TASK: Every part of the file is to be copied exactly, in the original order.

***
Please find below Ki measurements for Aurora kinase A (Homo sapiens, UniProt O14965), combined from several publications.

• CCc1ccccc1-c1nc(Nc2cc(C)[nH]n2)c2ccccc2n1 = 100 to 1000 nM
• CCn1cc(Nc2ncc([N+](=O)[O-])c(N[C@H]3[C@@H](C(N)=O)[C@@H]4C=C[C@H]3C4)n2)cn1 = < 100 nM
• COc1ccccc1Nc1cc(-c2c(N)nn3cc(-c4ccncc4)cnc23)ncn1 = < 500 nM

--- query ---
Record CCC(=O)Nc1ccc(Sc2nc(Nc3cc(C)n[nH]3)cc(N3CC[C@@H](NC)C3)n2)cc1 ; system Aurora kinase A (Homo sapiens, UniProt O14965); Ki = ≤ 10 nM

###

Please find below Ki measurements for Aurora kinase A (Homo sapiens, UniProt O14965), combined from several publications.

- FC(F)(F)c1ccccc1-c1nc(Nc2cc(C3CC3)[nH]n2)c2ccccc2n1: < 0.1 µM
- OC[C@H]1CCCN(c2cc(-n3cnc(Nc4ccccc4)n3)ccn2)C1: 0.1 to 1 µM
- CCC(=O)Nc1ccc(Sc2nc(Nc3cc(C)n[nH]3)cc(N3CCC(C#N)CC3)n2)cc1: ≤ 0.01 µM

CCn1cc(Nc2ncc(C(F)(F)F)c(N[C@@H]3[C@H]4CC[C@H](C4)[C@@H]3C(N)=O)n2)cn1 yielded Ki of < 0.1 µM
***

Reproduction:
Please find below Ki measurements for Aurora kinase A (Homo sapiens, UniProt O14965), combined from several publications.

• CCc1ccccc1-c1nc(Nc2cc(C)[nH]n2)c2ccccc2n1 = 100 to 1000 nM
• CCn1cc(Nc2ncc([N+](=O)[O-])c(N[C@H]3[C@@H](C(N)=O)[C@@H]4C=C[C@H]3C4)n2)cn1 = < 100 nM
• COc1ccccc1Nc1cc(-c2c(N)nn3cc(-c4ccncc4)cnc23)ncn1 = < 500 nM

--- query ---
Record CCC(=O)Nc1ccc(Sc2nc(Nc3cc(C)n[nH]3)cc(N3CC[C@@H](NC)C3)n2)cc1 ; system Aurora kinase A (Homo sapiens, UniProt O14965); Ki = ≤ 10 nM

###

Please find below Ki measurements for Aurora kinase A (Homo sapiens, UniProt O14965), combined from several publications.

- FC(F)(F)c1ccccc1-c1nc(Nc2cc(C3CC3)[nH]n2)c2ccccc2n1: < 0.1 µM
- OC[C@H]1CCCN(c2cc(-n3cnc(Nc4ccccc4)n3)ccn2)C1: 0.1 to 1 µM
- CCC(=O)Nc1ccc(Sc2nc(Nc3cc(C)n[nH]3)cc(N3CCC(C#N)CC3)n2)cc1: ≤ 0.01 µM

CCn1cc(Nc2ncc(C(F)(F)F)c(N[C@@H]3[C@H]4CC[C@H](C4)[C@@H]3C(N)=O)n2)cn1 yielded Ki of < 0.1 µM